The Torah recounts the details of the Mishkan and the sacred Vessels, listing materials, dimensions, and in some instances, how the articles were made.

Rav Aharon Lewin (1879-1941), the rav of Reisha and president of the Agudas HaRabbanim of Poland, points out that there were three sacred Vessels which were to be made as mikshah achas (hammered out in one piece). Two are mentioned in Vayakhel, the Menorah and the Keruvim. The third was the Chatzotzros: Moshe was commanded, “Make for yourself two silver trumpets, hammered out” (Bamidbar 10:2).

These articles were “hammered out” of one lump of precious metal, while the others could be made piece by piece, with the separate parts welded together into a finished whole (see Rashi, Shmos 25:18). It is far easier and less costly to make a complex sculpture section by section and then assemble it, than it is to carve it out in a single piece. However, the finished product will be stronger and more durable than one composed of separate parts. Why, of all the sacred Vessels, did these three have to be beaten out of one lump of gold or silver?

Firm and Determined

Rav Lewin explains the common thread uniting the three: each one is symbolic of an area requiring great effort and unwavering determination to reach a defined goal.

The Menorah represents Torah. Its construction from one solid piece of metal teaches us that success in Torah learning demands strong, steadfast commitment, sustained focus, and hard work.

The chatzotzros were silver trumpets, used by Moshe to assemble the nation. They represent leadership and the responsibility to guide the community in the proper path. A leader needs strength of character and the ability to make difficult decisions, even if they may prove unpopular with his constituents. If he is tough and resolute, and does not allow himself to be swayed by vocal, influential people, he will succeed in his work and be able to teach the people to fear Hashem.

The Keruvim were the golden Cherubs above the Aron (Ark). Their faces resembled those of young children, representing a parent’s obligation to educate his sons and daughters. The Keruvim too were mikshah achas, indicating that as much as parents love their children and would do anything for them, they must also be strong. They need to teach their children right from wrong, and discipline them when necessary; excessive pampering is ultimately to the child’s detriment. In the long run, through their hard work, they will form their children into angelic Keruvim and will see much nachas (HaDerash V’HaIyun, Parshas Behaalos’cha 80).

Rav Ovadia Yosef, zt”l, the world-renowned Sephardic posek, was legendary for his extraordinary, lifelong diligence in Torah study. Already as a young yeshivah student he worked hard on his learning – and he never stopped. Rav David Ozeirey related that on a visit to Flatbush, Rav Ovadia and his wife stayed at their home. Before Shabbos, Rav Ovadia asked his host if there was a place in their room where he could set up a lamp to learn at night, without disturbing his wife’s sleep. The one available option did not appear very promising; the room had a small walk-in closet, which did have a light… but it was very cramped and uncomfortable. The only chair that fit into the space was a narrow folding chair, but Rav Ovadia was more than satisfied with the arrangement.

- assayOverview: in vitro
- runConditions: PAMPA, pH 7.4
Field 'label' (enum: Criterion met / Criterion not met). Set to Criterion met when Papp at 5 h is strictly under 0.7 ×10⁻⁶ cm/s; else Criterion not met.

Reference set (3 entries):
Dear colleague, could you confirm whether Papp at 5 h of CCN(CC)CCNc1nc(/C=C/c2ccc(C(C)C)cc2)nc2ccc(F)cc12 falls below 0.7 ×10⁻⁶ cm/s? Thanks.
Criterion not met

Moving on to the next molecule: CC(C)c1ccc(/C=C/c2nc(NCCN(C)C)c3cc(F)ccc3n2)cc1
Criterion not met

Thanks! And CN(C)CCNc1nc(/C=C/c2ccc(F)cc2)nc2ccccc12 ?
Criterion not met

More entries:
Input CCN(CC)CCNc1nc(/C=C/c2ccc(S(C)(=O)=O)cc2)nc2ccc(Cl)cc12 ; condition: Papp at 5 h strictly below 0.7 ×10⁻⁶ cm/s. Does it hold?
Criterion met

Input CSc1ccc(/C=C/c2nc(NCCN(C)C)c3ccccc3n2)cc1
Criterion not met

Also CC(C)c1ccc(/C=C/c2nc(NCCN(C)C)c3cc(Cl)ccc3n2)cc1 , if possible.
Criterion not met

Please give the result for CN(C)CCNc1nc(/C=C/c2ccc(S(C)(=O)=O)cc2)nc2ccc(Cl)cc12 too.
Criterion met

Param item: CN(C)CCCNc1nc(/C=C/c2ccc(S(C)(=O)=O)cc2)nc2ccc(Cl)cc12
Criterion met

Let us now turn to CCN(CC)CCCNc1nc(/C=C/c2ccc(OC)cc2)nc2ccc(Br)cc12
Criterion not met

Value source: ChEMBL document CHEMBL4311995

Rav Ovadia did not learn for an hour or two that evening – he spent the entire night sitting in that closet, with a sefer balanced on his knees and the door closed so that the light would not bother his wife. The next morning, Rabbanit Yosef told the Ozeirey family that Rav Ovadia never slept on Shabbos; the Torah learned on this sacred day was too precious to allow any time for sleep (Maran HaRav Ovadia, by Rabbi Yehuda Heimowitz, pp. 525-526).

Question for Discussion:

Torah, leadership, and chinuch are goals worth working for, but they do not come easy. Determination, persistence and hard work are essential for success in all three areas. When have you worked hard to achieve a goal?

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“Oded,” a secular Israeli businessman and the father of three teenagers, came to our home for a Shabbos meal as part of an Aish HaTorah outreach program. The owner of a chain of small newspapers, he works fourteen to sixteen hours a day, and would be happy to work even more… Oded and his wife are always on the go, too busy to focus on any specific goals. Oded’s relationship with his children is sketchy; he admitted that he could go weeks without having a real conversation with them. He often did not even know whether or not they were at home, because they were closeted in their rooms, glued to various pieces of technology.

Our Shabbos seudah lasted three hours that day. We talked about the parshah, in particular the importance of working hard to achieve goals. We discussed the practical aspects of an observant life-style, as well as many other questions raised by Oded and his wife. Oded was amazed and moved, especially by our children’s participation and insightful contributions. He told us that in their own family, they had no specific goals and no forum for meaningful conversation.

After Shabbos, the organizer of the group called to tell me that Oded had volunteered to speak at their Seudah Shelishis. He described the Shabbos seudah at our house, and encouraged everyone to make a point of having family Shabbos meals, where the parents and children talk to one another and discuss lessons learned from the weekly parshah.